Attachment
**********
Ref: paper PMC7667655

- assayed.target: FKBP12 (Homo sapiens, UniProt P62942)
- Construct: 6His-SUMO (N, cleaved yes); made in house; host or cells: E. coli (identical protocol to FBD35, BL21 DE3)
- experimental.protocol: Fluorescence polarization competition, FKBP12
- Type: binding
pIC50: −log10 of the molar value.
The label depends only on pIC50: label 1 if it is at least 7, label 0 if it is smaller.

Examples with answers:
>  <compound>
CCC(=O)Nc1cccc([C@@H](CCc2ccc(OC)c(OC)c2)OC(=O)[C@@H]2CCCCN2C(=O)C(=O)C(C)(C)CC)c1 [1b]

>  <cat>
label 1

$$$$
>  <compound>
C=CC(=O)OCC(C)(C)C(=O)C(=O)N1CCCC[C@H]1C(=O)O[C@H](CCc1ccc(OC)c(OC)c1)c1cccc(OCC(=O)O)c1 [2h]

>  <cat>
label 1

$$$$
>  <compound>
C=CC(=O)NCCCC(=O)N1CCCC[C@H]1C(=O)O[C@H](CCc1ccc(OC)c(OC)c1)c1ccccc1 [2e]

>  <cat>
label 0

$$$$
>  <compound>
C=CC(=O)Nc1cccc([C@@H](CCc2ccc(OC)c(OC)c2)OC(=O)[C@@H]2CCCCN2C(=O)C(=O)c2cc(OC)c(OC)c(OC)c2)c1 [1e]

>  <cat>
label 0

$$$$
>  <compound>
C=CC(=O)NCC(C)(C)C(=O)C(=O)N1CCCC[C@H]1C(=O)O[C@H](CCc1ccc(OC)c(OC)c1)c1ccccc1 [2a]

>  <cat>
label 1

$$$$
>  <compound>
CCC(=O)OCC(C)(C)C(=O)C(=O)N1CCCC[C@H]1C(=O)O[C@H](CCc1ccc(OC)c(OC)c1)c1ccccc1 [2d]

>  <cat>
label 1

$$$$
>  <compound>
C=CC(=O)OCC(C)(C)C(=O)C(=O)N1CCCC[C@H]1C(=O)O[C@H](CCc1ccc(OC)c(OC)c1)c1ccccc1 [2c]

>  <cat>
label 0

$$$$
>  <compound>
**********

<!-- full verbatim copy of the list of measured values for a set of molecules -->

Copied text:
Ref: paper PMC7667655

- assayed.target: FKBP12 (Homo sapiens, UniProt P62942)
- Construct: 6His-SUMO (N, cleaved yes); made in house; host or cells: E. coli (identical protocol to FBD35, BL21 DE3)
- experimental.protocol: Fluorescence polarization competition, FKBP12
- Type: binding
pIC50: −log10 of the molar value.
The label depends only on pIC50: label 1 if it is at least 7, label 0 if it is smaller.

Examples with answers:
>  <compound>
CCC(=O)Nc1cccc([C@@H](CCc2ccc(OC)c(OC)c2)OC(=O)[C@@H]2CCCCN2C(=O)C(=O)C(C)(C)CC)c1 [1b]

>  <cat>
label 1

$$$$
>  <compound>
C=CC(=O)OCC(C)(C)C(=O)C(=O)N1CCCC[C@H]1C(=O)O[C@H](CCc1ccc(OC)c(OC)c1)c1cccc(OCC(=O)O)c1 [2h]

>  <cat>
label 1

$$$$
>  <compound>
C=CC(=O)NCCCC(=O)N1CCCC[C@H]1C(=O)O[C@H](CCc1ccc(OC)c(OC)c1)c1ccccc1 [2e]

>  <cat>
label 0

$$$$
>  <compound>
C=CC(=O)Nc1cccc([C@@H](CCc2ccc(OC)c(OC)c2)OC(=O)[C@@H]2CCCCN2C(=O)C(=O)c2cc(OC)c(OC)c(OC)c2)c1 [1e]

>  <cat>
label 0

$$$$
>  <compound>
C=CC(=O)NCC(C)(C)C(=O)C(=O)N1CCCC[C@H]1C(=O)O[C@H](CCc1ccc(OC)c(OC)c1)c1ccccc1 [2a]

>  <cat>
label 1

$$$$
>  <compound>
CCC(=O)OCC(C)(C)C(=O)C(=O)N1CCCC[C@H]1C(=O)O[C@H](CCc1ccc(OC)c(OC)c1)c1ccccc1 [2d]

>  <cat>
label 1

$$$$
>  <compound>
C=CC(=O)OCC(C)(C)C(=O)C(=O)N1CCCC[C@H]1C(=O)O[C@H](CCc1ccc(OC)c(OC)c1)c1ccccc1 [2c]

>  <cat>
label 0

$$$$
>  <compound>